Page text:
Wednesday, 24 June 2015
A Shropshire Lad
When shall I be dead and rid
Of the wrong my father did?
How long, how long, till spade and hearse
Put to sleep my mother's curse?
(from A Shropshire Lad by A. E. Housman)
Still on the subject of fathers, following the previous post on Fathers' Day in the UK, here's Darwin's Dad, although I doubt he ever called him anything so informal.
Dr Robert Waring Darwin, F.R.S. (30 May 1766 – 13 November 1848) was a member of the influential Darwin-Wedgwood family, who today is best known as the father of Charles Robert Darwin. To Darwin senior this was probably more burden than blessing, his son's early failings weighing heavily upon the father's high hopes for continuation of the family reputation.
You care for nothing but shooting, dogs, and rat-catching and you will be a disgrace to yourself and all your family!
In his day Robert was a renowned medical doctor, although not to the same degree as his father Erasmus Darwin, Charles' grandfather. Even so, both Erasmus and son were elected to the Royal Society while still audaciously young (aged 30 and 22, respectively) which must have seemed an impossibly high standard to meet for young Charles. Despite his lack of early academic promise, Darwin did make good and was also received into the Royal Society, also aged 30. Amazingly this family tradition would be kept going by three out of six of his own sons: Francis (when 34), George (also when 34) and Horace (when 52). Another family tradition beginning with Erasmus was attendance at the University of Edinburgh to take medicine. Erm, study medicine that is, rather than begin a course of …, ah. An interesting semantic cul-de-sac.
Anyway, anyone pursuing a career in medicine was wise to go to Edinburgh, as since the mid-18th century it had been the best medical school. Oxford and Cambridge could give you academic teaching, but only if you were an Anglican, and they had no hospitals. London had no shortage of hospitals, but they had no university at that stage. Edinburgh had both a hospital and a university, allowing the parallel teaching of both theory and practice not afforded by anywhere else at the time. And this is the simple reason why both Darwin’s grandfather and father had received their medical training at the University of Edinburgh – grandfather Erasmus (1731–1802) in 1755 (aged 22) and father Robert (1766–1848) in 1786 (aged 20) – both forging family ties and friendships while they did. One Darwin never managed to leave: Darwin’s uncle, another Charles Darwin (1758–1778), died from meningococcal meningitis, contracted during a post-mortem, while studying in Edinburgh. He was buried in the Duncan family vault in the St Cuthbert’s Church overflow site, located at the junction of Buccleuch Street and Chapel Street in Edinburgh.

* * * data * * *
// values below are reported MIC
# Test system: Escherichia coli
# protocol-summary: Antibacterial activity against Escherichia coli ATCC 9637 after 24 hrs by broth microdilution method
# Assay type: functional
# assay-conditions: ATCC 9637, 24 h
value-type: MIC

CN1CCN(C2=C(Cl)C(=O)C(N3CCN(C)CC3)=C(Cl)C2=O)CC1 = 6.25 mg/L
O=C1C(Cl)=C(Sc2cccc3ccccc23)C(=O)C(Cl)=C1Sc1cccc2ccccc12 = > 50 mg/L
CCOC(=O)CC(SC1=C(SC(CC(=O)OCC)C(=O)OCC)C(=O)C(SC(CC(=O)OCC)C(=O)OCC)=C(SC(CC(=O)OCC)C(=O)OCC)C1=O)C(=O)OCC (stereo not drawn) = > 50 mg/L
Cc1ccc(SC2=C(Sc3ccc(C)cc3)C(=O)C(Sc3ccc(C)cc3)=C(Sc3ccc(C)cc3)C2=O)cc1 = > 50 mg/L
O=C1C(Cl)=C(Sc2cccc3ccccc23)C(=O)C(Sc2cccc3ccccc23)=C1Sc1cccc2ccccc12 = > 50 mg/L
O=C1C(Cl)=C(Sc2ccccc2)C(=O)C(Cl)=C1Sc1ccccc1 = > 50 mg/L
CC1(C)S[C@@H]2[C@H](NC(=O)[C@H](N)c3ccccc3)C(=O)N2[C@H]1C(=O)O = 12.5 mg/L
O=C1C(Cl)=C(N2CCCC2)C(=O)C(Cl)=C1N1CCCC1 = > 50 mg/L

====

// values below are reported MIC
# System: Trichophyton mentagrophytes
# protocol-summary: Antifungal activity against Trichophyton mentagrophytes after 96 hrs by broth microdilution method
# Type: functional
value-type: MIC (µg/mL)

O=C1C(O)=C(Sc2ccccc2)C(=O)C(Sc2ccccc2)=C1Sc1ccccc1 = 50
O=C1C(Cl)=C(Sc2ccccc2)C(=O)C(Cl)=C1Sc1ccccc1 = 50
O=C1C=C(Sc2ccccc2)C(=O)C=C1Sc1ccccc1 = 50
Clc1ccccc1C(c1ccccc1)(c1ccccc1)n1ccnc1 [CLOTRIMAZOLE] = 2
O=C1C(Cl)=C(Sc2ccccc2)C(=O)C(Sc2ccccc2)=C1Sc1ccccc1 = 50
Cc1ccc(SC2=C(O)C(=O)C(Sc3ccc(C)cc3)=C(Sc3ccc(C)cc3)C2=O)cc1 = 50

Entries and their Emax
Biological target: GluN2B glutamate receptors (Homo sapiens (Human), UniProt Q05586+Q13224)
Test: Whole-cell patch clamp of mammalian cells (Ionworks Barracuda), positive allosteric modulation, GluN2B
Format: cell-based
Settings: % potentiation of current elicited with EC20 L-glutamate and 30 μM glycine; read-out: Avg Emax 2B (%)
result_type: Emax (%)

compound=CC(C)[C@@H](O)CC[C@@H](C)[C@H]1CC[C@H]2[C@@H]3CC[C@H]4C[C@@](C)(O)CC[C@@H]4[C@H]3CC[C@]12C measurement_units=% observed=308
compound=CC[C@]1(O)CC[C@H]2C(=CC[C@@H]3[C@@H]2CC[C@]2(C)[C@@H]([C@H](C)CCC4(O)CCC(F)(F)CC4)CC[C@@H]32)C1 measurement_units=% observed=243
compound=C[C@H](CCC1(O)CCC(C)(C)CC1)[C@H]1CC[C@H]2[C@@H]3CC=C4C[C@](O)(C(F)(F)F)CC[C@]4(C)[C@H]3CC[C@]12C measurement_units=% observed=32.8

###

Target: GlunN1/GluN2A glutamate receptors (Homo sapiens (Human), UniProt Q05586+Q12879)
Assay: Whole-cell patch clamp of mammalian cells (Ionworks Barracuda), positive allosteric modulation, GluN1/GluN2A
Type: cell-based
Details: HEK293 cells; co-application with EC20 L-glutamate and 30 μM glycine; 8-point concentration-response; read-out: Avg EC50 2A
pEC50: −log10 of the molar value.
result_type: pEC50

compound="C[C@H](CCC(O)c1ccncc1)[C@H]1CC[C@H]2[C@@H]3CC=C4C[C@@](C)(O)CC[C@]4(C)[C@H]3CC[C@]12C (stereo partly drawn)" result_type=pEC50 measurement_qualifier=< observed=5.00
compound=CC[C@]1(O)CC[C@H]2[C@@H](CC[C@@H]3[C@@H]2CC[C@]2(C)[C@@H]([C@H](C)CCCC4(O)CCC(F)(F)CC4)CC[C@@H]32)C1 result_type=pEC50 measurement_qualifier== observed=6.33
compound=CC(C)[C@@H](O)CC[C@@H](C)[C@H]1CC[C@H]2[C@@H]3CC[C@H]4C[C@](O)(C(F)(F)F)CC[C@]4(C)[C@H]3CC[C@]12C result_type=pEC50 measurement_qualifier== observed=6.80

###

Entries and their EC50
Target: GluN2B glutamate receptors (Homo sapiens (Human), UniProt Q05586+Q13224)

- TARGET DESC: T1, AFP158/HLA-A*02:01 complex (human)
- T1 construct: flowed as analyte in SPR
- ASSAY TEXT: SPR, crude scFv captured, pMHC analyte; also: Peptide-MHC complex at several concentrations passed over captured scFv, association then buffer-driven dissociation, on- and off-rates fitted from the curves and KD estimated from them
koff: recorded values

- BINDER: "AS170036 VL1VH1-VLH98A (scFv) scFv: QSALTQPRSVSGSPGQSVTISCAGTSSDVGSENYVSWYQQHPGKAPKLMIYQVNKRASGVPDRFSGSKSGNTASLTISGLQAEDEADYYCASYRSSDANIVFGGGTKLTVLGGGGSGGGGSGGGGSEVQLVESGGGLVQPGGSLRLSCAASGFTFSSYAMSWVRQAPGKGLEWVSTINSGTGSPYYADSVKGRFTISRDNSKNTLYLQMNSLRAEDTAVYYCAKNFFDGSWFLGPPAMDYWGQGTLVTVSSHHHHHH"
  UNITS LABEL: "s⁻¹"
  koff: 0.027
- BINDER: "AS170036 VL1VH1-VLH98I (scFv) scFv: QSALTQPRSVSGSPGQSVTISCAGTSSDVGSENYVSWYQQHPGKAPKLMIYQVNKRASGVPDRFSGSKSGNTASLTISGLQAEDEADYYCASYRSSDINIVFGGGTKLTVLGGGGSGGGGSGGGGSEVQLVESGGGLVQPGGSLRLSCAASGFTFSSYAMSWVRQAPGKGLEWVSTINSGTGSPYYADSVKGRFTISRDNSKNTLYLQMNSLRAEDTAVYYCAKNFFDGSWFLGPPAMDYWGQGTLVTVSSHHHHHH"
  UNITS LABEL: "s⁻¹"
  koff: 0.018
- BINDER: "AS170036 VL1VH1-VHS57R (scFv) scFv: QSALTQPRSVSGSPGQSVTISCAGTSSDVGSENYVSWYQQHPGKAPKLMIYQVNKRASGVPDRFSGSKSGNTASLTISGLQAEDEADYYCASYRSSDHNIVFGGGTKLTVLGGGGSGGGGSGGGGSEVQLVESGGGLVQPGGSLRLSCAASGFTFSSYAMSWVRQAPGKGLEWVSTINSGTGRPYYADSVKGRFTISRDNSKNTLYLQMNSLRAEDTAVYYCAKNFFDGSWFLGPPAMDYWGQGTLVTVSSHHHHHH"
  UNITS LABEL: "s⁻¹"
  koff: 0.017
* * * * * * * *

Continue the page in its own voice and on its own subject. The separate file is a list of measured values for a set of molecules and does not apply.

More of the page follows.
Of his own generation, Charles' older brother Erasmus Alvey Darwin persisted with medicine until he was 26 when he was forced into retirement to pursue instead a gentle life of literature and culture and dinner parties. This sounds idyllic given the family's wealth, but it must have come with a price to his mental health. Father Robert had decided on his behalf that Erasmus would not be able to take the strain were he to become a successful medician, as he himself had, following in the footsteps of his father, Erasmus' namesake.
As for Erasmus, who had every mental qualification, his father told me that he must not attempt, with his delicate frame, a career like his own, involving, if succesful, a severe strain upon body & mind.
How this patriarchal subjugation impacted the intelligent and sensitive Erasmus, it's not clear, but we know what the psychological damage can be of an overbearing parent authority figure who substitutes control and belittlement for encouragement and love, even if they think they are acting in the best interests of their child,
Child rearing has three important goals, the protection of the child's right to experience a childhood, the enjoyment by the parent of the wonders of this unique human relationship and the protection of the child's natural development into an autonomous adult. Each of these three requires that the behaviors, attitudes and beliefs of the child be influenced in deliberate ways by parental actions. … every person … needs to feel autonomous, competent and related to others. Control oriented parenting interferes with the fulfillment of these needs. Parents are either controlling or autonomy supportive through the environments that they create for their child. An environment is controlling to the degree that children do not, "… feel that they initiate their actions …" and do feel coerced, as if they have no choice, as if their behavior is initiated from without. In an autonomy supportive environment a child can perceive himself or herself as the locus of causality (what some philosophers call "agent causality").